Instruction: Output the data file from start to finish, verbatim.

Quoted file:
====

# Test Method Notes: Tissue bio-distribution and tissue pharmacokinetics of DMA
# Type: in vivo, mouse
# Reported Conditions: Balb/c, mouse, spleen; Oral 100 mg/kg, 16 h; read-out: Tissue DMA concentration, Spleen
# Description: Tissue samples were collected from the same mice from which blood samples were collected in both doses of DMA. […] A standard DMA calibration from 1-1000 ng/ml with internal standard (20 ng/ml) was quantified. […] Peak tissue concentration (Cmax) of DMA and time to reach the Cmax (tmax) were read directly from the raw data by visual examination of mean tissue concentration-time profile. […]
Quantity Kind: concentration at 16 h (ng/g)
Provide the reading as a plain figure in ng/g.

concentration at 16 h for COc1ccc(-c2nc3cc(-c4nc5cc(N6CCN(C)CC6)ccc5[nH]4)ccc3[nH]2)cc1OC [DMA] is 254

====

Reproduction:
# Test Method Notes: Tissue bio-distribution and tissue pharmacokinetics of DMA
# Type: in vivo, mouse
# Reported Conditions: Balb/c, mouse, spleen; Oral 100 mg/kg, 16 h; read-out: Tissue DMA concentration, Spleen
# Description: Tissue samples were collected from the same mice from which blood samples were collected in both doses of DMA. […] A standard DMA calibration from 1-1000 ng/ml with internal standard (20 ng/ml) was quantified. […] Peak tissue concentration (Cmax) of DMA and time to reach the Cmax (tmax) were read directly from the raw data by visual examination of mean tissue concentration-time profile. […]
Quantity Kind: concentration at 16 h (ng/g)
Provide the reading as a plain figure in ng/g.

concentration at 16 h for COc1ccc(-c2nc3cc(-c4nc5cc(N6CCN(C)CC6)ccc5[nH]4)ccc3[nH]2)cc1OC [DMA] is 254